Heck, I would even argue that Jesus intentionally confused people at times, like in Mark 4 when he told the parable of the 4 soils. And He did it  so that those who really want to understand would press in and ask questions and do the work of trying to understand.

I know my sermons often raise questions. Truth is, they raise questions for me too. I need people I can discuss things with, ask questions with, wrestle through Scripture with.

So the point is — understanding how any one passage of the bible fits into the overall story of God is a team effort. Get in – or stay in,  or get back to — a life group!

 

The Rescue (Ralph Davis)

For Good Friday…..

Good friday

Fourteen year old John Smith, who had been rescued from an icy lake, was not responding to CPR. He had been underwater for almost fifteen minutes, few ever survive that. He was rushed to a hospital, all the while the paramedics kept up the CPR compressions. Dr. Kent Sutterer and his team continued to perform CPR on John with no success. They knew it was useless to continue, they felt the boy had, in truth, been dead for 45 minutes.

But his mother suddenly rushed into the hospital room and began to pray out loud. The mother shouted, “Holy God, please send your Holy Spirit to save my son. I want my son, please save him.” That’s all she said.

What happened next absolutely amazed everyone there. The lifeless boy’s heart restarted and his pulse returned. The doctors couldn’t believe it. But they thought, surely his brain, without oxygen for all that time, would have been irreversibly damaged. However, in a few days John could talk and he could walk. “A miracle!” That’s what all the doctors proclaimed. His return to life and health defied medical science and understanding. The same could be said of these people from the Bible–

The only son of a woman from Nain.

The dead daughter of Jarius, an official of a synagogue.

The wealthy man named Lazarus.

And now, in 2015, you can include John Smith of Lake St. Louis, Missouri.

All have one thing in common—they were dead, but by the power of God, through Jesus Christ, they were returned to life. Undoubtedly, many more have called on God to save a loved one and the Lord answered.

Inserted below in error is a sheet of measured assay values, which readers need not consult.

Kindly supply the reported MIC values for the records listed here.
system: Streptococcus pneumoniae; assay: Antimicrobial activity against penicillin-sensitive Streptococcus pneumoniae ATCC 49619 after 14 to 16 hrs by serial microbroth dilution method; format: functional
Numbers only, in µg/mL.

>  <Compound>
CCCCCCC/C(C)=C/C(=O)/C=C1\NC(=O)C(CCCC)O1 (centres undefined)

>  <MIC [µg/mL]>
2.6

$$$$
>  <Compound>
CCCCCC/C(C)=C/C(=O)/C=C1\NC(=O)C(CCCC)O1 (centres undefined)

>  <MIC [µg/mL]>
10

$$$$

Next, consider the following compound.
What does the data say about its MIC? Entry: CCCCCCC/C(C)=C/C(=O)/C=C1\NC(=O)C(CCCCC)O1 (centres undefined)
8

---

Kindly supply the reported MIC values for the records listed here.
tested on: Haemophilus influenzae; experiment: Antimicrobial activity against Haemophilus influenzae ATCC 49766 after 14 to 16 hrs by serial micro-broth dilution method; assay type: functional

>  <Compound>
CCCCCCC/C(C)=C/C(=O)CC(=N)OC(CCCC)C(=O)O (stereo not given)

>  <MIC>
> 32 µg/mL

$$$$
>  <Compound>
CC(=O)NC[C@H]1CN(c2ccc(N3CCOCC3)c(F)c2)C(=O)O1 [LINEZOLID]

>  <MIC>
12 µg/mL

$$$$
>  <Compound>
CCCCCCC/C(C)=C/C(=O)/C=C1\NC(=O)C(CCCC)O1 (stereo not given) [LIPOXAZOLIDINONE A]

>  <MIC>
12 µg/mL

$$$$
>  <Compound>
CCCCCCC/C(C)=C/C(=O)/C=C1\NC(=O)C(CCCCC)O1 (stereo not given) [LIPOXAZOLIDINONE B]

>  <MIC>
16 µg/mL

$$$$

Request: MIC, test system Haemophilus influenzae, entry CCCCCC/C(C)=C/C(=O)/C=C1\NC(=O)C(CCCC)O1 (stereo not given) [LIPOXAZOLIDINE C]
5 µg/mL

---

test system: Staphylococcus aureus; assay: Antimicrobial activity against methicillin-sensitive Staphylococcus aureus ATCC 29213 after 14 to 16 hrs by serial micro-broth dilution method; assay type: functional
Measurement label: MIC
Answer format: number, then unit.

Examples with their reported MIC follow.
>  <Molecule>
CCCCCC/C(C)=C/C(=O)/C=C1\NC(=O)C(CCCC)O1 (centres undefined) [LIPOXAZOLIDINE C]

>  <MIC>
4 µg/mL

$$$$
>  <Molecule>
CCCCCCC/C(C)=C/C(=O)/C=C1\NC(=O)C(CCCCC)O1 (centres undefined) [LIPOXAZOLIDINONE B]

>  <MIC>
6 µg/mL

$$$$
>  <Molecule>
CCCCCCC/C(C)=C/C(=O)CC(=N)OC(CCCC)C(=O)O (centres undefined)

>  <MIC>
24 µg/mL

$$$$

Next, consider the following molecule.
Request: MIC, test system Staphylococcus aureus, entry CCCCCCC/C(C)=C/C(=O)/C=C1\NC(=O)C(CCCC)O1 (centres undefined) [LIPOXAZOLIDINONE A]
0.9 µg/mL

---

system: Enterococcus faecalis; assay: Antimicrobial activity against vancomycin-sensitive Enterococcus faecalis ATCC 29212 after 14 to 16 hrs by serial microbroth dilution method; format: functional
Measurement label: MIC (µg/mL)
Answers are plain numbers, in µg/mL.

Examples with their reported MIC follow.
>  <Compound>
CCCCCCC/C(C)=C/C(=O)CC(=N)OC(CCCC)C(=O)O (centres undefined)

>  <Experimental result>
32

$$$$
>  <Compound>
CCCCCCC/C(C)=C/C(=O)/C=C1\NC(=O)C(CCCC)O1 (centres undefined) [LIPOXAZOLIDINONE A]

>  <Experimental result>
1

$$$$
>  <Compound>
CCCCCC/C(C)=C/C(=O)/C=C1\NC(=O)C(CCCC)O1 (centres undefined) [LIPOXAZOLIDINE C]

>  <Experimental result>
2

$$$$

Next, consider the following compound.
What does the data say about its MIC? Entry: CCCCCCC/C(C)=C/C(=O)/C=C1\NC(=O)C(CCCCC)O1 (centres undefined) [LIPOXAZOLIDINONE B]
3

So, wait a minute…why didn’t God save His own son when he was in agony on the cross? Just imagine, a host of angels appearing in blinding white light at Golgotha, raising Jesus off the cross, bathing Him with life, restoring his body to perfection as the Romans, Gentiles, and Jews all watched in astonishment. There would have been no doubt, absolutely no doubt who Jesus was.

But…Our sins would not have been paid for.

Paul wonderfully says in Romans 3:21, “But now, a righteousness apart from the law has been made known.” Friends, there would have been no righteousness for us if Jesus did not stay on that cross. There could be no resuscitation for Jesus; it had to be a resurrection!

I am so happy for faithful Joyce Smith that the Lord, and the power of the Holy Spirit, proved themselves available to save her son.

Although I am pained and grieved every time I think of poor Jesus on that cross; I am forever grateful that no one tried to rescue him.

Because He was rescuing us!

“Now my soul is troubled, and what shall I say? ‘Father, save me from this hour?’ No, it was for this very reason I came to this hour.” John 12:27 (NIV)

God Loves Good Wine (Jon Bloom)

The following was taken from Desiringgod.org because it ties in so well with our current sermon series, “Contending For Joy.” 
God Loves Good Wine

God likes using wines and vines in his miracles and parables.

I thought of that a number of years ago when I read the following in an article:

Great wines come from low-yielding vineyards planted in marginal climates on the poorest soils. Though hard on the vines, these tough conditions are good for the wine, because the vines that are stressed must work harder to produce fruit, which leads to fewer but more concentrated and flavorful grapes.

By contrast, the vines used for bulk wines have it easy. They are planted in the fertile soils in ideal climates of regions such as California’s Central Valley. Such regions are great for producing tons of grapes to fill up the bulk fermentation tanks, but not at all great for producing the complex, intense flavors needed to make great wine, because the vines are not stressed and the yields are way too high.

I think this paradox in nature — stressed vines produce good wines — is also a parable for how God produces rich, complex, intense faith in his children. Because when it comes to faith, God loves good wine.

All you have to do is read Hebrews 11 to see that the great wine of faith often “comes from. . . vineyards planted in marginal climates on the poorest soils.” AndJames 1:2 tells us plainly that “tough conditions (“various trials”) are good for the wine” of faith. Because faith-vines “must work harder to produce fruit” leading to “more concentrated and flavorful” wines.

Now, as a faith-vine striving to grow in a hard place, you might be tempted to wish you were a bulk wine vine basking in the spiritual equivalent of California’s Central Valley. Oh for that rich soil, bright sunshine, warm ocean air. Sigh. But here you are, stuck on some coldish, semi-arid hillside where the struggle is frequent and sometimes severe.

Yes, it’s hard. But it’s not a mistake. It’s not a punishment. It’s not mean. It’s simply that tough conditions produce the best faith. Your Vinedresser (John 15:1) has planted you in a unique vineyard with uniquely stressful conditions because he intends for you to produce a uniquely fine, flavorful faith-wine. And he will tend to your every real need (Philippians 4:19).